Theodore Slate - Apr 30, 2012

The Mediterranean will look to become one of the top tier tourist destinations by 2030. With things already looking good for the Mediterranean Basin; according to the World Tourist Organization, tourist arrivals accounted for more than 300 million. This is a figure that is perceived to be one third of the total population of tourists in 2011 which was estimated to be around 980 million.

Furthermore, tourist revenues for the Mediterranean Basin topped the rest of the world with an average of 190 billion Euros. This is estimated to be 26% the total tourist revenues around the globe, by far the most according to the WTO. The potential of these figures should only be temporary with all the political changes that occurred in 2011.

Tourism is the main issue of economic sustainability around which the Mediterranean countries depend on. An annual growth of tourist arrivals looking to spend money during vacations rose about 3.7% from years 1995 up to 2010. Europeans are slated to be the mainstay tourists arriving at 81%; tourists from the Middle Eastern are next at 6%; American tourists at 6% with Asian and African tourists at 7%.

Among the Mediterranean destinations, France by far tops the list with annual arrivals of 79 million tourists. Due to its very attractive cultural landscape, and major attractions such as the Louvre Museum and the Eiffel Tower located in Paris. France comes first without much doubt. Next is Spain with 57 million tourists, then Italy with 46 million, Turkey with 29 million and Greece with 16 million.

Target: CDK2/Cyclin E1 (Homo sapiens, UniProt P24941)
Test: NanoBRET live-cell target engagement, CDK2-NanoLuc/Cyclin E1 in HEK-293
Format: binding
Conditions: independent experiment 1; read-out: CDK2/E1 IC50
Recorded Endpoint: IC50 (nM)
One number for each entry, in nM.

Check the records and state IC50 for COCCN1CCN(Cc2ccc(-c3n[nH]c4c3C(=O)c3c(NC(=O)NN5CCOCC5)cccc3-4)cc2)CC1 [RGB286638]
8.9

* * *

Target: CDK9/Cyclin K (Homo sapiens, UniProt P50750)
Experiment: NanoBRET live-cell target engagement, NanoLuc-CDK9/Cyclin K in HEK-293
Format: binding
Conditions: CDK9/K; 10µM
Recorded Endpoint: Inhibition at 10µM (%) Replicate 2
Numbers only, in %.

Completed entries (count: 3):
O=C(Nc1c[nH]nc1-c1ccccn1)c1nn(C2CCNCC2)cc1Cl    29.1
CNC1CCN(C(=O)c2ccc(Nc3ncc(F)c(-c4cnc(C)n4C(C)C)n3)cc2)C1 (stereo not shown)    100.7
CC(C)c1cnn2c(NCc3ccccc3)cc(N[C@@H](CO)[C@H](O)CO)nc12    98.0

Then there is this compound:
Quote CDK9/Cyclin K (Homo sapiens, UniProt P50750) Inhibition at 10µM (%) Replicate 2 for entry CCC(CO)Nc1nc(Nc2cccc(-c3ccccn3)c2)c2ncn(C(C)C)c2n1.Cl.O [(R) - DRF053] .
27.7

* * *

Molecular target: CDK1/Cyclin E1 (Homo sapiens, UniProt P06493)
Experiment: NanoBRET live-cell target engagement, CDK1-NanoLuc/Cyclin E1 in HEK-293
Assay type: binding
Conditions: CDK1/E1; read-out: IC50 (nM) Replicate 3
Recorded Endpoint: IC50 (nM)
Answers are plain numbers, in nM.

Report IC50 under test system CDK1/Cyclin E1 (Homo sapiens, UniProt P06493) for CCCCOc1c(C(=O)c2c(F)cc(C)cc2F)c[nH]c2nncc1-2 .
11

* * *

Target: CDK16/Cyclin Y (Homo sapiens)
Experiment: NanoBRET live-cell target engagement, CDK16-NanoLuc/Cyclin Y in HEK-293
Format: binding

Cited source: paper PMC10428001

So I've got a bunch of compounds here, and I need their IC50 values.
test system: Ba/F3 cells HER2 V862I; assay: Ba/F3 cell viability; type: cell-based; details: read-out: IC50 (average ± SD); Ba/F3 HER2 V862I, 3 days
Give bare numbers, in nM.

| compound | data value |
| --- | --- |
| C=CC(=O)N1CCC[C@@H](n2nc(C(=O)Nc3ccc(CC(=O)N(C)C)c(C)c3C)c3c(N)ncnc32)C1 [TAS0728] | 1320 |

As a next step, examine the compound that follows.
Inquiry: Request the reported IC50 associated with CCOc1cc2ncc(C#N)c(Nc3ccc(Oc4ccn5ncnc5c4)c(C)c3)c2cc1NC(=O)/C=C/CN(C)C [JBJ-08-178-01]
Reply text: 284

The World Tourist Organization predicts that Mediterranean tourism will explode further. It is expected 500 million tourist arrivals by the year 2030. The figure seems to be a rather fantastic in light of the political unrest in the Middle East and changes in political agendas in Northern Africa where arrivals are down by 31% and 10% respectively.

These changes however are expected to be temporary, with the potential for growth and change in emerging tourist destinations in the Middle East, North Africa and Eastern Mediterranean will all improve with the change in strategies employed by Tourism sectors.

Tourisms sectors are also inclined to change their strategy to further boost tourist arrivals in their respective areas. Improving products and developing tourist attractions are the way to go. Capitalizing the opportunity with lowered airline costs, developing cultural patterns and improved environmental laws will go a long way towards growth in the tourism sector. Not only that, cultural and natural traditions should be highlighted for added effect. Furthermore, the advancement of technology and the strengthening of regional relationships all throughout the peninsula is a major focus. With this, 500 million tourists should not be an unapproachable figure.

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